Tuesday, May 29, 2012

Taking Our Exchange Student to the Shrine of Outdoor America

Outdoor America

Any good outdoors person knows that Cabela’s is a necessary stop on any vacation destination within 200 miles of this famed outdoor shopper’s paradise.  As good outdoors people, my husband and I always squeeze in a shopping expedition on our way to or/and from Wyoming.  We would always wonder what we missed if we drove past that green roofed utopia on I-80.

This year we took a French exchange student used to shopping Paris on our annual pilgrimage to the American outback.  Proud of our country and the beautiful sights within it, we wanted to share Sidney, Nebraska.

As some readers recall, I have shared previously my husband’s ability to morph into a marathon shopper once he crosses a Cabela’s door lintel.  The girls and I tried to prepare Alexandra for this amazing change in her foster father, a man Alexandra had already identified as a non shopper.

Normally a tireless driver, my husband asked me to take the wheel about an hour out of Sidney. This almost always occurs within an hour or so of reaching a Cabela’s store.      
It didn’t take him long to rest up for his upcoming adventure, but I didn’t see any reason to stop and switch drivers again.  The closer we got to Sidney the more animated he grew.  Obviously,  he looked forward to this part of the trip.  However, once we crested the hill overlooking the green roof of Cabela’s, all of us sucked in our breath.

The whole time Alexandra had been in Western Kansas, I don’t think she had ever seen a full parking lot.  She was amazed at the wide open space and the sparse population.  She considered her hometown of 25,000 small, so our little town of 1,800 seemed very small. Anyway, as we topped that hill, we realized we had inadvertently arrived on the last day of Cabela’s annual sidewalk sale.

Having gone through the sidewalk sale from beginning to end a few years earlier, we never would have intentionally arrived at such a time. (This is a grown man’s slumber party, Oklahoma land run, and Macy’s after Christmas sale all thrown together.  Serious shoppers arrive a few days ahead of time to set up camp.  They determinedly hold their spots in line so they will have a head start when the Cabela’s staff opens the gate allowing them to madly dash up and down narrow aisles filled with 8 foot tall shelves jam packed with bargains.)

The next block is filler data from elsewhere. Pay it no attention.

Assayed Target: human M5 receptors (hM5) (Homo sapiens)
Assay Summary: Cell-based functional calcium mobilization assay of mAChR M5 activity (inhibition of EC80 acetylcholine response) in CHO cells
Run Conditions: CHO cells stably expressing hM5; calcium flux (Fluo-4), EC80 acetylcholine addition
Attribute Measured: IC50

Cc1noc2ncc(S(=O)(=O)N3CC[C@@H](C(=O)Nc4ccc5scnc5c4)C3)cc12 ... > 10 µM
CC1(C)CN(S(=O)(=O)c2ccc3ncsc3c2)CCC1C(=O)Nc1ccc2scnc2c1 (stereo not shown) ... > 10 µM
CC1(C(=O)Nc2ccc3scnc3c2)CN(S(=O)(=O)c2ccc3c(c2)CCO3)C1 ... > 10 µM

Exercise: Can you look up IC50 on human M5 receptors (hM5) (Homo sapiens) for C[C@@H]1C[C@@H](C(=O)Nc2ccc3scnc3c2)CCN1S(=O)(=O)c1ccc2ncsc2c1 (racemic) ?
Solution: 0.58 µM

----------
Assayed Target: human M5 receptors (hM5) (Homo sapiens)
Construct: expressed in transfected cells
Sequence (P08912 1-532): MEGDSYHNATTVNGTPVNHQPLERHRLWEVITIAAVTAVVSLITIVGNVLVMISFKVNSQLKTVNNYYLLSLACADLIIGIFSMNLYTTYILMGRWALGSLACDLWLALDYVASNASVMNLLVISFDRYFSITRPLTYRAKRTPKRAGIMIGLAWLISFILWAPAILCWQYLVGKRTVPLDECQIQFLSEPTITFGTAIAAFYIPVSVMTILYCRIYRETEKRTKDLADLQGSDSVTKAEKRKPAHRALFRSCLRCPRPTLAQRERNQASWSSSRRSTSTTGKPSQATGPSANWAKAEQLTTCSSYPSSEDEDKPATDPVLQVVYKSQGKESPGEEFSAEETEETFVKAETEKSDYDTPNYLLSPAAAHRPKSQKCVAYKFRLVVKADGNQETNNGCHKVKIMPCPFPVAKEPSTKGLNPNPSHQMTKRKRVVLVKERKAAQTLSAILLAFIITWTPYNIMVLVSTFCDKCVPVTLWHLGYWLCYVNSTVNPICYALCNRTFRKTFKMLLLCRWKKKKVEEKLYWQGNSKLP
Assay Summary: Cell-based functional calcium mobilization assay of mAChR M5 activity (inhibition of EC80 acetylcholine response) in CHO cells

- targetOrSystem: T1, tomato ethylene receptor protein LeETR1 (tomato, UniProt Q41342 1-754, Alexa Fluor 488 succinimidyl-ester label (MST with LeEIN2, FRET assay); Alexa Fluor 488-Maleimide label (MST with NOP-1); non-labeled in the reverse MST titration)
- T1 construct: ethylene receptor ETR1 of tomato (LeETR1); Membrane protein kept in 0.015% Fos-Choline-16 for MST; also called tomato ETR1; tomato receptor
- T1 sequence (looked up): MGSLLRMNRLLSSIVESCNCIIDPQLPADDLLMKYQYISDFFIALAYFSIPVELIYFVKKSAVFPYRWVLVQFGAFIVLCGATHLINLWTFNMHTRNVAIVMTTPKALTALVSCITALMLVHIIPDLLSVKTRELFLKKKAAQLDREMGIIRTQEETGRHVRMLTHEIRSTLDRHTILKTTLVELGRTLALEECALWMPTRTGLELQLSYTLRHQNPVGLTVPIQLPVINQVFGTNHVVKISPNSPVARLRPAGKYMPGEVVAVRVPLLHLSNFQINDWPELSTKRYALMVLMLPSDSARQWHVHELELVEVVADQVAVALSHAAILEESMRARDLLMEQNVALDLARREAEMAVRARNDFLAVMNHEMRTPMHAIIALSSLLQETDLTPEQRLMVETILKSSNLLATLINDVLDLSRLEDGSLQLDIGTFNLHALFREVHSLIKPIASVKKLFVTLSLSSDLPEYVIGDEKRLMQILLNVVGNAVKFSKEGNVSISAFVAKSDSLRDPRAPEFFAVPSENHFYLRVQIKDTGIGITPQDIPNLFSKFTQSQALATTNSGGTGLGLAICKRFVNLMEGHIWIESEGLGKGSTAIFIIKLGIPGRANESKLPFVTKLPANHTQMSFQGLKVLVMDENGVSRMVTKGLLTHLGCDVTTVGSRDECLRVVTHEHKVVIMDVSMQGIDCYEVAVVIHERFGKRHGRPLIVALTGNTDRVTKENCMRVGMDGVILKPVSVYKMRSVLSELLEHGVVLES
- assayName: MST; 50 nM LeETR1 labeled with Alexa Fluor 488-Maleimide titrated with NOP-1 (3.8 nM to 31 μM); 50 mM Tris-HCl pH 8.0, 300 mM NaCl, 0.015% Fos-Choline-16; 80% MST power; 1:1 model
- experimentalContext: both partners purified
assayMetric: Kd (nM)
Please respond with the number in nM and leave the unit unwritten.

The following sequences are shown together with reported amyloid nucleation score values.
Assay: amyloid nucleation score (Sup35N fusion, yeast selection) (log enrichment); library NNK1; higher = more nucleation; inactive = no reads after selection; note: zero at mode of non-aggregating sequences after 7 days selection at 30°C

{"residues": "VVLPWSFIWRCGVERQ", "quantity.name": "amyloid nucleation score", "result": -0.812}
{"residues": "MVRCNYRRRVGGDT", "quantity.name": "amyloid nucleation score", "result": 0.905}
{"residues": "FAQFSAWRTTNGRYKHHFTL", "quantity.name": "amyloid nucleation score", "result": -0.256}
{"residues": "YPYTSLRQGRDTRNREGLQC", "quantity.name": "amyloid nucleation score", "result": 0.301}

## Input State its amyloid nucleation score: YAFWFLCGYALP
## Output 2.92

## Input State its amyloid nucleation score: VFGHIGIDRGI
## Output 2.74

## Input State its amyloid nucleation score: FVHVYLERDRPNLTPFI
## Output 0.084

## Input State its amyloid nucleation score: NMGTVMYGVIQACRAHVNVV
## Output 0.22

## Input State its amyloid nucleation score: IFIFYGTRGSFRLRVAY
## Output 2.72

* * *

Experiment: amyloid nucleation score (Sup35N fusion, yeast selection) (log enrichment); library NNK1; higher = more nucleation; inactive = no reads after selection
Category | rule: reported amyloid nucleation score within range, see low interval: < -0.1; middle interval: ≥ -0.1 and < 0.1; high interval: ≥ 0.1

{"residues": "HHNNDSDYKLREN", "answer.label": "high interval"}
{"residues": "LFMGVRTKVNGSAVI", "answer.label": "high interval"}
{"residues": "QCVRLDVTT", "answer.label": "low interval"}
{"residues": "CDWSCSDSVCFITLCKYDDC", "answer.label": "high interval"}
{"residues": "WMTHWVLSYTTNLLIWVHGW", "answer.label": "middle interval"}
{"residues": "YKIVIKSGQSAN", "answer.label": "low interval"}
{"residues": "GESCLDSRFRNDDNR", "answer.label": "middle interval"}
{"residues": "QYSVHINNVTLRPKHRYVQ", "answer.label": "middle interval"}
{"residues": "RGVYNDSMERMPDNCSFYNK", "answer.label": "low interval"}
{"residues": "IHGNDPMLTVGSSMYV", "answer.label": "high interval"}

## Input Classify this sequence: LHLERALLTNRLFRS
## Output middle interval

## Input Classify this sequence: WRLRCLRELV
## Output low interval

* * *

Considering that my husband avoids crowded shopping malls like some people avoid grizzly bear encounters, he astounded us when he set up camp and got in line for the early morning rush four years ago.  After returning from his overnight camp out looking battle-scarred and exhausted, he told war stories about his experience.

So upon seeing the giant white tents, the parking lots full of campers, trucks, and cars from every state in the nation and Canada, we knew we faced a challenge, the least of which was finding a parking place.  Every female in the car urgently needed to go to the bathroom, so we nearly cried thinking about how long we might have to wait to find a parking place.

The gods must have been smiling because I made only two passes through the parking lots before finding a space right in front of the store.  As I pulled in, my husband exited.  He leapt out, heading for the nearest tent, as I put the car in park. Not even four women with bursting bladders would beat him that day.

Our challenge had just begun.  Like all crowd situations, the men’s restroom had no line. Unfortunately, I can’t say the same about the women’s restroom.  We stood for twenty minutes before we got into the bathroom.  Alexandra could not believe that many people came to a sale in a sporting goods store despite our explanations this wasn’t any sporting good store.  This was the ultimate experience in outdoor shopping. 

As I stood in line for the restroom, I had a blast watching the people race from one department to another looking for bargains inside the store.  One couple raced from shelf to shelf, piling their arms full of clothing, fishing gear, and camping supplies.  They could not possibly have had time to comparison shop or check sizes.

One man dashed through the line waiting for the women’s restroom so distracted that he walked into the ladies’ room instead of the mens’.  I can guarantee you he soon knew of his error. The entire crowd of hostile women set him on the path to the door with no line.

Upon finding relief, the girls and I set off on our shopping frenzy.  After all, this was a sale!  Following a sign indicating great bargains were upstairs, I headed toward treasures I could proudly show my other half when we met again. I soon discovered Cabela’s defines sales differently than I.  The first rack I saw was labeled “Outstanding Bargains!”  Imagine my surprise when I realized the outstanding bargain was a measly 20 percent off.  These folks don’t know the meaning of sale.

Disappointed, I comforted myself with a cookie and a coffee and found my girls who had made the same discovery.  Alexandra, our exchange student, could not understand any of this insanity.

Periodically, we saw our husband and dad dash by, and all four of us sighed with relief at the sight of his empty arms. After seeing other shoppers with arms full of merchandise, we wondered how we would fit his bargains into our already crowded vehicle.  Which girl would have to hold what for the rest of our trip?  Imagine our relief when he left the store with a bag small enough to fit under the front seat.

After tucking his treasures safely under the seat, he turned to Alexandra, pounding the steering wheel like a Bible thumping preacher and pointing at the crowded parking lot and store, stating, “Now, this is America! This is where outdoor America shops, Alexandra! ” 

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